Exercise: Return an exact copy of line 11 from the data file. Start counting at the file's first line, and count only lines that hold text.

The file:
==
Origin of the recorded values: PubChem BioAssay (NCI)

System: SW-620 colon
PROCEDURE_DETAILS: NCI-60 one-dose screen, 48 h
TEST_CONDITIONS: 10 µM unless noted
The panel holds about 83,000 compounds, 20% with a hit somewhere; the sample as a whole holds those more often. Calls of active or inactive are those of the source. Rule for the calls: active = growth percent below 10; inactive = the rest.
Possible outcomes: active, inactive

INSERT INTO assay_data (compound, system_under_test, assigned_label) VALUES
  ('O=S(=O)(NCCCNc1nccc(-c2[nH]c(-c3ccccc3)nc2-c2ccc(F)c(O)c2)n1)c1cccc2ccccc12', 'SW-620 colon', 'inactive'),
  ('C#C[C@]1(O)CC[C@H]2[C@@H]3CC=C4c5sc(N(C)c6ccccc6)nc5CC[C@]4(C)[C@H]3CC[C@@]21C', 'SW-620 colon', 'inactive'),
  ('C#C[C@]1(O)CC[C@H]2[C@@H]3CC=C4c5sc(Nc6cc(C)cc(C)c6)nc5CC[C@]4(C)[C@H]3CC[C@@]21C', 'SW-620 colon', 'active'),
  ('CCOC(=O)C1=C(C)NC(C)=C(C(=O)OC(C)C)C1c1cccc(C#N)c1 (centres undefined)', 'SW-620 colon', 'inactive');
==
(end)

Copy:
  ('CCOC(=O)C1=C(C)NC(C)=C(C(=O)OC(C)C)C1c1cccc(C#N)c1 (centres undefined)', 'SW-620 colon', 'inactive');